He noted "there has never, in my opinion, been a more successful initiative in this city for the growth of retail development" than Jasper Main Street, admitting in the beginning he felt it was originally "the flavor of the week" and would fade soon without results.

"I am so happy I was wrong," he said, saying today the city stands ready to help Main Street in any way as their relationship was good. 

The plan also calls planning where development should go; seeking corporate retail contacts; balancing growth on retail zones on Highway 118, the interstate exits and downtown; working on the Farmers Market project; getting more eating establishment with new, diverse locations; and creating tourist attractions. 

On industrial growth, O'Mary noted the recession a decade ago and the decline of the coal industry. "We've had to set out reinventing Jasper," he said, acquiring and developing industrial property and competing against an average of 32 suitors for every prospect.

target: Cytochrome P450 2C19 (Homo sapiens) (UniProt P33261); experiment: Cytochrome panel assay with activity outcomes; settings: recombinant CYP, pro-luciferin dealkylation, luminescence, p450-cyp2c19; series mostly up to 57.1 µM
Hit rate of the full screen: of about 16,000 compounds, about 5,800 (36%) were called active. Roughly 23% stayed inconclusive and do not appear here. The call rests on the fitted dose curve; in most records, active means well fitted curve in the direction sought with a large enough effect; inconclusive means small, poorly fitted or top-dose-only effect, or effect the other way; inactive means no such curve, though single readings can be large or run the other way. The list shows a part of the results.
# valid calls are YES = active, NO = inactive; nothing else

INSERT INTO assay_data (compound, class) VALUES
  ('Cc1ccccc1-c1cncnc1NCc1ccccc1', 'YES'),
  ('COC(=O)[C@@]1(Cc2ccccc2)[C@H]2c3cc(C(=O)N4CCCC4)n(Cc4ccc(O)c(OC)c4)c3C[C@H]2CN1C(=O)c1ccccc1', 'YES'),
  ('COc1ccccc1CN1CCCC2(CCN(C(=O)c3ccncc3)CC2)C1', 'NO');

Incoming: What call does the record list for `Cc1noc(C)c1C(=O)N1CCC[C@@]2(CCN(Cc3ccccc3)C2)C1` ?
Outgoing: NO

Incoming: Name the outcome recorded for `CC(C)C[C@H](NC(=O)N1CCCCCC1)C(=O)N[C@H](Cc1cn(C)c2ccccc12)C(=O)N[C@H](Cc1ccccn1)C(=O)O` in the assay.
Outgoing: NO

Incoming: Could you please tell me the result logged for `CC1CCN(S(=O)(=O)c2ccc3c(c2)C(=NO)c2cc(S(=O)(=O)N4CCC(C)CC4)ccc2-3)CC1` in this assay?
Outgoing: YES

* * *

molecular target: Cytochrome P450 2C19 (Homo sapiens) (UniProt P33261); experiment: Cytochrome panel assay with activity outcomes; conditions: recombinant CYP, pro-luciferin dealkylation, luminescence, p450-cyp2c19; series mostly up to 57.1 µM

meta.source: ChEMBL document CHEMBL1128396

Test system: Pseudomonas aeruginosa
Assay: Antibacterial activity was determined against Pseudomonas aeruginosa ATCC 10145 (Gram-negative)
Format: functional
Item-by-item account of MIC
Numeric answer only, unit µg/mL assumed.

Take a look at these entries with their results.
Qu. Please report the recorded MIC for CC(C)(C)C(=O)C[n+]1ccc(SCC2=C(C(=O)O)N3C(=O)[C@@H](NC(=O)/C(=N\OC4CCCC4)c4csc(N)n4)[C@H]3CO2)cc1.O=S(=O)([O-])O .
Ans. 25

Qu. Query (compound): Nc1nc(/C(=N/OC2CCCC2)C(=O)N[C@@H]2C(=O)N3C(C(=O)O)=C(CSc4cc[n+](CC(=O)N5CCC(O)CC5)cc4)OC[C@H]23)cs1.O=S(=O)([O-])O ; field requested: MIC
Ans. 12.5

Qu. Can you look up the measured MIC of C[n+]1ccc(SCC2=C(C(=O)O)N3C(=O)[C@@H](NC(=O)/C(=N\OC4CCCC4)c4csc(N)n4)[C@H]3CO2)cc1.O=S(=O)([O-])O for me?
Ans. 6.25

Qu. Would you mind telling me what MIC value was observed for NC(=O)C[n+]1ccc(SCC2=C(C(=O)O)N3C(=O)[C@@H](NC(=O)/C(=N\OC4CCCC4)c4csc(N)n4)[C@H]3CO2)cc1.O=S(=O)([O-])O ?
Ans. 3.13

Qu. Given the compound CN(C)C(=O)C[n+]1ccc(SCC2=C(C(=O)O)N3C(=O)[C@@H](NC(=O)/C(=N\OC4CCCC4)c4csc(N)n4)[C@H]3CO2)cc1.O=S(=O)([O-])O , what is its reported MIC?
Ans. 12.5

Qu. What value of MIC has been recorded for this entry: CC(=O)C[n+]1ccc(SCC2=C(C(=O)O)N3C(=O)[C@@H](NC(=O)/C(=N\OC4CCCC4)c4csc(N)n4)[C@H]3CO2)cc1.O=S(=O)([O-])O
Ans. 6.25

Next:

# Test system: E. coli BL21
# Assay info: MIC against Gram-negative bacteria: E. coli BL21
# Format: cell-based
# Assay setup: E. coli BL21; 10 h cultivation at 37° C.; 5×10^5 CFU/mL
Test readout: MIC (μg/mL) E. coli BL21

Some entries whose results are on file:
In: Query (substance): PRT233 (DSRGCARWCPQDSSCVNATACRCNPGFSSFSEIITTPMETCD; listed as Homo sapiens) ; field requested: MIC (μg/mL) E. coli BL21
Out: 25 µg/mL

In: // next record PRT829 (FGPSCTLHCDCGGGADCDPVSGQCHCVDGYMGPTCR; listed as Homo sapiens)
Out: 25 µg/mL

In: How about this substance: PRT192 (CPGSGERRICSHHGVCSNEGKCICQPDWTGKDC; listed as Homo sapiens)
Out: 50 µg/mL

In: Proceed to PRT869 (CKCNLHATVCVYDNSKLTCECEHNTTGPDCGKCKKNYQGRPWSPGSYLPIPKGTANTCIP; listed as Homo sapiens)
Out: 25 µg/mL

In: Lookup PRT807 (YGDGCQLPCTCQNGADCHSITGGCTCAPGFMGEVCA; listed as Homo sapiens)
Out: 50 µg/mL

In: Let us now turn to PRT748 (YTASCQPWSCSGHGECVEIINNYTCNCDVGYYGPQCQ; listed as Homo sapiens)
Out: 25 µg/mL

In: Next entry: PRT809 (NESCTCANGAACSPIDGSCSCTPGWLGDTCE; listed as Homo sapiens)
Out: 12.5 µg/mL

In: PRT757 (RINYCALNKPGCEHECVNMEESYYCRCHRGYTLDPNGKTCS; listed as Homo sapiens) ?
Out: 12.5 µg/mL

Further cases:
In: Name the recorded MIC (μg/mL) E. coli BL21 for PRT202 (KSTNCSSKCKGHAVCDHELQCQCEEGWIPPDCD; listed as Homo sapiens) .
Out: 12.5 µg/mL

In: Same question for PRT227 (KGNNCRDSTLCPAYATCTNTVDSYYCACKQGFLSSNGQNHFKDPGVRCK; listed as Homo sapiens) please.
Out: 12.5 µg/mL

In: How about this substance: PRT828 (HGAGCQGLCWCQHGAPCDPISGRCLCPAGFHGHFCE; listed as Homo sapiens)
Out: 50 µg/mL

The city is intensifying efforts to work on the Mazda-Toyota of Alabama project near Huntsville to try to find Tier 1 and Tier 2 contacts. "(Huntsville) Mayor (Tommy) Battle stands at our side ready to help us," he said. "We firmly believe we will land one or two Tier 1 prospects out of this. We know production gets underway in the latter part of 2020 - probably the most important thing we have going for us as a city at the present time." 

O'Mary also talked about diversifying industrial jobs in the city, as most at the city's industrial park jobs are auto related now. Without diversification of jobs, "we'll have our legs taken out from under us," he said. 

He also talked to senior management of Alabama Power last week to thank them for their relationship, and he wants to continue developing that partnership. The plan also called on using Bevill State's workforce development program.